No longer a by word for ‘new’ thinking or a separate branch of design, sustainability is a core principal that feeds into all our design decisions. We all, as partners In the construction industry today, have a responsibility to make decisions that have a positive impact on our environment. The environmental, social and economic effects of our decisions and strategies that impact our communities, must be to the highest sustainable standards.
We acknowledge that responsibility, and are passionate and committed to implementing sustainable design whenever possible; by creating energy-efficient building design, using low-energy materials, sourced locally, utilising renewable energy sources, rainwater harvesting and other carbon-reducing technologies.
As architects, we are involved at the very beginning of a project, which gives us an opportunity to establish the parameters of a design solution, which incorporates a strategy for sustainable design.
We have been at the forefront in sustainable design in the South West for several years now and look forward to future projects. Among our projects, we were proud to design one the first Passivhaus schemes in the UK (St Ive, Cornwall, below) and the first to be situated in a national park; Stafford Close (top), is situated in the picturesque Teign Valley in Devon.
The Passivhaus standard originated in 1988, with the Passivhaus-Institut founded in Germany in 1996. The international Passivhaus standard took some techniques and technologies that already existed and developed others specifically for the new standard.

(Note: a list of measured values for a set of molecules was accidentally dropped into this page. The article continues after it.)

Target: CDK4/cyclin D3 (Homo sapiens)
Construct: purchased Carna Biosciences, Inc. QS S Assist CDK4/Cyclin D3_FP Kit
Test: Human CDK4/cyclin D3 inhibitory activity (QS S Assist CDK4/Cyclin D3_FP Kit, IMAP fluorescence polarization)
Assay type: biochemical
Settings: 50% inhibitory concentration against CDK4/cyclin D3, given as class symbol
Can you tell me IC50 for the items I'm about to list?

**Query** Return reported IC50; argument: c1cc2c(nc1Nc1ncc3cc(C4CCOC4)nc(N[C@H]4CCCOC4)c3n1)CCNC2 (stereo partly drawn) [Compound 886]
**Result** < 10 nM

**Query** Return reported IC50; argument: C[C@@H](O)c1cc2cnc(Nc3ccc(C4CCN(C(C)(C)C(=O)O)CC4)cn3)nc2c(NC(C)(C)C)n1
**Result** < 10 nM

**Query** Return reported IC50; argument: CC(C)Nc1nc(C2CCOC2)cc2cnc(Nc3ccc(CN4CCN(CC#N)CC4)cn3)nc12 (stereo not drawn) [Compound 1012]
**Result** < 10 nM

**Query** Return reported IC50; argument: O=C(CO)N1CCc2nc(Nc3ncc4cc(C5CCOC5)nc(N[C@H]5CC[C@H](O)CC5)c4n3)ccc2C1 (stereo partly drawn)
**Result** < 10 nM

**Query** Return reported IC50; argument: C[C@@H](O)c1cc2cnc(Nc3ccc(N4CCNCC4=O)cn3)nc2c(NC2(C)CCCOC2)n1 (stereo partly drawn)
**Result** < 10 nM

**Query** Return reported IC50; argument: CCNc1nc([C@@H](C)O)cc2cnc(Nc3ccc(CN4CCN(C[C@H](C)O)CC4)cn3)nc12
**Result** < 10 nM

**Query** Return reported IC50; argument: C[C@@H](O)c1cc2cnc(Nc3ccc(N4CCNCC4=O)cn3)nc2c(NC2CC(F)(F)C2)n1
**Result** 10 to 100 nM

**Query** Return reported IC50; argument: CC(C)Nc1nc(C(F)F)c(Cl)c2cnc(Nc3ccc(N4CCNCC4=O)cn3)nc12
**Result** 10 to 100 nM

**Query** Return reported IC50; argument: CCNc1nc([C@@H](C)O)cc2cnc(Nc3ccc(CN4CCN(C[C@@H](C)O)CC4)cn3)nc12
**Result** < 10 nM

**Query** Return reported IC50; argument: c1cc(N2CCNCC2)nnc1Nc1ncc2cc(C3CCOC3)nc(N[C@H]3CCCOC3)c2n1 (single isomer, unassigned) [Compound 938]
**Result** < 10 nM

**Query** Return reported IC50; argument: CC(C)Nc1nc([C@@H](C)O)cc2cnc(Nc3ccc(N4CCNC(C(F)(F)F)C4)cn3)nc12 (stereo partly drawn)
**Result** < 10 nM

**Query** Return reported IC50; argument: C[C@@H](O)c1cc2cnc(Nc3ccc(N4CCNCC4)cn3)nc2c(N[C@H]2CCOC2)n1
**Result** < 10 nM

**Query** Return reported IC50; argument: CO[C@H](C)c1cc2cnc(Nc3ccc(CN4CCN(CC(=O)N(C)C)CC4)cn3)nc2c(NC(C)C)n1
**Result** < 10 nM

By adhering to Passivhaus standards a building is able to dispense with conventional heating systems. ‘Superinsulation’ is used to significantly reduce heat transfer through walls, roof and floor. A range of thermal insulation materials can be used to gain the required R-values (a measure of how effectively a barrier resists the conductive flow of heat).
Buildings are required to be extremely airtight compared to conventional construction. Most of the air exchange with the exterior is done by controlled ventilation through a heat-exchanger in order to minimise heat loss or gain; depending on the current climate.
The Passivhaus standard has become one of the most effective tools for architects to design low energy, sustainable buildings.
The ‘Building Research Establishment Environmental Assessment Method’ is the world’s leading method for assessing, rating, and certifying the sustainability of buildings. BREEAM began at the Building Research Establishment in the UK in 1988. In addition to rating buildings in terms of sustainability, it also works to raise awareness and promote sustainable design by providing market recognition for achievements.
We have had many projects rated positively including ‘outstanding’.